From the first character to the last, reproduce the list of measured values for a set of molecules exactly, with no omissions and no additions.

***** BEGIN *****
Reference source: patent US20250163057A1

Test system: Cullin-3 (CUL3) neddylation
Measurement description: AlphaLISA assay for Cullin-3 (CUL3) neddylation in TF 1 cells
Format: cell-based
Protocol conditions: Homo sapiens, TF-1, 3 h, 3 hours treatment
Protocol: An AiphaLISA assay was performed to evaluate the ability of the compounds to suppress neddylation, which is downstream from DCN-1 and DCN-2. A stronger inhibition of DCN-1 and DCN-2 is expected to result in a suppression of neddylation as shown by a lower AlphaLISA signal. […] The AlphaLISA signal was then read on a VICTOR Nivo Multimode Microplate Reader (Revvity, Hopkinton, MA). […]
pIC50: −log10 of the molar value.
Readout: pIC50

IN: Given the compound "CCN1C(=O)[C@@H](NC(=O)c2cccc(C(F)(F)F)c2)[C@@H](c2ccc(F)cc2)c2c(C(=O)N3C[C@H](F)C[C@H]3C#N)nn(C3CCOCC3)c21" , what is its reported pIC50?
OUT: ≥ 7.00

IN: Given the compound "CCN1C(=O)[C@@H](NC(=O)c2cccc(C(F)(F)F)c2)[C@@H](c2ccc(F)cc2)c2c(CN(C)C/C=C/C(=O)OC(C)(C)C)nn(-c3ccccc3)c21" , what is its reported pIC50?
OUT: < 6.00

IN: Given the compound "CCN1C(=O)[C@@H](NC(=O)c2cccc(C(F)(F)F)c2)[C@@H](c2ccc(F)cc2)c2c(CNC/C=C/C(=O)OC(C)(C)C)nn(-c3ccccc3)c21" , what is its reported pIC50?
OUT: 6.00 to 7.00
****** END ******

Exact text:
Reference source: patent US20250163057A1

Test system: Cullin-3 (CUL3) neddylation
Measurement description: AlphaLISA assay for Cullin-3 (CUL3) neddylation in TF 1 cells
Format: cell-based
Protocol conditions: Homo sapiens, TF-1, 3 h, 3 hours treatment
Protocol: An AiphaLISA assay was performed to evaluate the ability of the compounds to suppress neddylation, which is downstream from DCN-1 and DCN-2. A stronger inhibition of DCN-1 and DCN-2 is expected to result in a suppression of neddylation as shown by a lower AlphaLISA signal. […] The AlphaLISA signal was then read on a VICTOR Nivo Multimode Microplate Reader (Revvity, Hopkinton, MA). […]
pIC50: −log10 of the molar value.
Readout: pIC50

IN: Given the compound "CCN1C(=O)[C@@H](NC(=O)c2cccc(C(F)(F)F)c2)[C@@H](c2ccc(F)cc2)c2c(C(=O)N3C[C@H](F)C[C@H]3C#N)nn(C3CCOCC3)c21" , what is its reported pIC50?
OUT: ≥ 7.00

IN: Given the compound "CCN1C(=O)[C@@H](NC(=O)c2cccc(C(F)(F)F)c2)[C@@H](c2ccc(F)cc2)c2c(CN(C)C/C=C/C(=O)OC(C)(C)C)nn(-c3ccccc3)c21" , what is its reported pIC50?
OUT: < 6.00

IN: Given the compound "CCN1C(=O)[C@@H](NC(=O)c2cccc(C(F)(F)F)c2)[C@@H](c2ccc(F)cc2)c2c(CNC/C=C/C(=O)OC(C)(C)C)nn(-c3ccccc3)c21" , what is its reported pIC50?
OUT: 6.00 to 7.00